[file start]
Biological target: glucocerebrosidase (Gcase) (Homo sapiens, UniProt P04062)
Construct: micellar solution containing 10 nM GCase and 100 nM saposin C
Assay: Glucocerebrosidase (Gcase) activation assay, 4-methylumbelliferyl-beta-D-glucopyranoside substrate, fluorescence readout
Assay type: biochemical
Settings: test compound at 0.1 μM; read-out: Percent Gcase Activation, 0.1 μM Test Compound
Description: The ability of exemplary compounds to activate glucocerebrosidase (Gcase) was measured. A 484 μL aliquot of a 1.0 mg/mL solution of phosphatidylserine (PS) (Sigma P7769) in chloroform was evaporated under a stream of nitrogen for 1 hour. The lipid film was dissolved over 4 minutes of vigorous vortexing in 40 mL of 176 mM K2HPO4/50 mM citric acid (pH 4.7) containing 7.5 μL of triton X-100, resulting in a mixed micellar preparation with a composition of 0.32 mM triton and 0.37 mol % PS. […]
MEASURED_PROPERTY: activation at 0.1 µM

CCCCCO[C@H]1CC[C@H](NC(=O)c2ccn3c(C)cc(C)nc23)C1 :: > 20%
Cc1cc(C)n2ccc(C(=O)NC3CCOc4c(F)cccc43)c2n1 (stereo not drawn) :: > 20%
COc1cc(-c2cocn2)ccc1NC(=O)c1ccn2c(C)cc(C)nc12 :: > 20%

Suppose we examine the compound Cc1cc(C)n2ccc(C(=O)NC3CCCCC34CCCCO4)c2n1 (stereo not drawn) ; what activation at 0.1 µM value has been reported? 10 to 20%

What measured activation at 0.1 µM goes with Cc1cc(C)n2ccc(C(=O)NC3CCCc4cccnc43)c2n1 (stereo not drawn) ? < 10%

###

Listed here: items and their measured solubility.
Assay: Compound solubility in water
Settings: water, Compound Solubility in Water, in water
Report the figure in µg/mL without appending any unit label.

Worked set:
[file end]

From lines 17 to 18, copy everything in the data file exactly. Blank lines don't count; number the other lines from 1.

Report the figure in µg/mL without appending any unit label.

Worked set: